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Social media and politics keep on bickeringINTL

Social media and politics keep on bickering

You’ve heard of separation of church and state, but can we get a separation of social media and state? These days, it seems the two are inextricably linked.

In India, the government issued Twitter (TWTR) an order to restrict the accounts of certain journalists, activists, and politicians who have been critical of the Modi government after recent agricultural reforms sparked large-scale protests by farmers across the country.

In defiance of the order, Twitter has decided to not restrict the more than 250 accounts listed by the government. Twitter’s decision has the potential to cause a legal battle, and the Indian government has threatened the company’s regional executives with jail time.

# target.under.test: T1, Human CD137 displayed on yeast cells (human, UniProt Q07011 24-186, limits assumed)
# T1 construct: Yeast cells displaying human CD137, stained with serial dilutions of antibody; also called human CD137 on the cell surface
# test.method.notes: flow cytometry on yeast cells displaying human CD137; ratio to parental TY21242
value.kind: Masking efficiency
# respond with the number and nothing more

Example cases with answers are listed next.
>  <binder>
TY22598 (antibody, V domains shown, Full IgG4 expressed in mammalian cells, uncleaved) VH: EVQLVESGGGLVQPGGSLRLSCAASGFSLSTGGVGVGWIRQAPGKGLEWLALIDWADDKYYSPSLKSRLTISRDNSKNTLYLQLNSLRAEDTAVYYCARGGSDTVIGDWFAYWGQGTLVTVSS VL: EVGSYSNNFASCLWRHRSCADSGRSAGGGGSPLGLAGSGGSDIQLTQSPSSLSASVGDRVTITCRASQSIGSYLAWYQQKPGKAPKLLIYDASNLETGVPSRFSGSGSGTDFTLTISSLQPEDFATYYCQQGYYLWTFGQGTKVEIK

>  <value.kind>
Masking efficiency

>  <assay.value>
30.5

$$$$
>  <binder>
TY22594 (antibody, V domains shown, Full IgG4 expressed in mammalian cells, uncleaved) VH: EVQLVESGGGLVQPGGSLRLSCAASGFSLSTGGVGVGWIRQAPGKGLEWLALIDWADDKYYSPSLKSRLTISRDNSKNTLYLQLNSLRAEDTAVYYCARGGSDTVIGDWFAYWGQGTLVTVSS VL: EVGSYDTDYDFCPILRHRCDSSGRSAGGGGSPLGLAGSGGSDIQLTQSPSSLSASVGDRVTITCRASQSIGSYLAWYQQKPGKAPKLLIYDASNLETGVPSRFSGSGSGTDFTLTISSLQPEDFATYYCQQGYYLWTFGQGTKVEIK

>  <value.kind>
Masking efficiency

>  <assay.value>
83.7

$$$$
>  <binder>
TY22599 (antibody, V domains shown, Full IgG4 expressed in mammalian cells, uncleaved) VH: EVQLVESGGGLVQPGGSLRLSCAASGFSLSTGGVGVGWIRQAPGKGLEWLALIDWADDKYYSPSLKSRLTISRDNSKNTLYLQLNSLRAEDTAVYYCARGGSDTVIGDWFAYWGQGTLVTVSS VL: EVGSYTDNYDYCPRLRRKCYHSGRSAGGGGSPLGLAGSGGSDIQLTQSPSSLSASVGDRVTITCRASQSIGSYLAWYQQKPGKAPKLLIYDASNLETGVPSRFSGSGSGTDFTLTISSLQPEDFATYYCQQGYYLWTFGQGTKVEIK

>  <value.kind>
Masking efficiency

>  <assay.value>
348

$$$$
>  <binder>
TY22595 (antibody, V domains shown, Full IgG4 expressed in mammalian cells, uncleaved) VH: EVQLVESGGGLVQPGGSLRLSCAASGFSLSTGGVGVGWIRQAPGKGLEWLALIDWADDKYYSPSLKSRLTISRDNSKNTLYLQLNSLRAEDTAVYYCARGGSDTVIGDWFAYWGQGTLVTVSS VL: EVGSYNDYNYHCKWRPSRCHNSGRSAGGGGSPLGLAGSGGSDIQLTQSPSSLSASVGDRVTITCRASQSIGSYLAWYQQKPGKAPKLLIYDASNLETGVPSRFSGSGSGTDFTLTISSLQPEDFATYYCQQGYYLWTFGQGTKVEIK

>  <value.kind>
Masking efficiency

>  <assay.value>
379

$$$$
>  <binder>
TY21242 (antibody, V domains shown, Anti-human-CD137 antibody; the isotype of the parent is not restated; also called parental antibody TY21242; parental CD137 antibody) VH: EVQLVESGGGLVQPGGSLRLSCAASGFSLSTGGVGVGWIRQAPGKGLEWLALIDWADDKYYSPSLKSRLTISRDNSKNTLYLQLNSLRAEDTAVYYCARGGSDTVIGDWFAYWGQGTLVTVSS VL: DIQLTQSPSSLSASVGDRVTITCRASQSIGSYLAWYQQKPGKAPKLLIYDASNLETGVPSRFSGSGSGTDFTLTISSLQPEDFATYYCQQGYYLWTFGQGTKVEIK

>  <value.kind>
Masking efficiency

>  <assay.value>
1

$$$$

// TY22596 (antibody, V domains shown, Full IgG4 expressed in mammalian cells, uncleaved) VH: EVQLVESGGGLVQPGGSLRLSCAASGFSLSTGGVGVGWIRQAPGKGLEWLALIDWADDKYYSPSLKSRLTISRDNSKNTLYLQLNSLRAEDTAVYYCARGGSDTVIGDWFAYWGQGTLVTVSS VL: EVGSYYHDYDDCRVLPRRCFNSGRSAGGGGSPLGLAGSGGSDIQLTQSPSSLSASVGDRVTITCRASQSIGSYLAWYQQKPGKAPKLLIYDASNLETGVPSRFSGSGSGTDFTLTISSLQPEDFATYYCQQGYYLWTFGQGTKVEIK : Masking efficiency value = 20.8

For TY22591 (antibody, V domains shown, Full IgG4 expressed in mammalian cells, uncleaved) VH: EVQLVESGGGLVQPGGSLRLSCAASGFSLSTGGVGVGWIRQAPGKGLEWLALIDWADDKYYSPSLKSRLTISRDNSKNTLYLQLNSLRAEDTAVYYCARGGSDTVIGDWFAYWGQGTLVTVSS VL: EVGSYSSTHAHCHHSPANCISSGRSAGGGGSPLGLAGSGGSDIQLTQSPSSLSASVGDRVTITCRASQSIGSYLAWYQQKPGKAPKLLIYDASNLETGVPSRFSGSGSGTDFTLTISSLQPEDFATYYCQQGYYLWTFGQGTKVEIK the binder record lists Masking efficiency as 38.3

In other social-political news, Facebook (FB) announced its plan to temporarily reduce users’ visibility of political content in Canada, Brazil, Indonesia, and the United States. The decision comes after the recent storming of the US Capitol, in which Facebook was blamed as providing a platform for rioters to organize themselves on.

why it matters
With the power that social media platforms have to share information and connect people across the world, it's no wonder that governments would try to regulate it. This makes companies like Twitter and Facebook both an asset and a threat.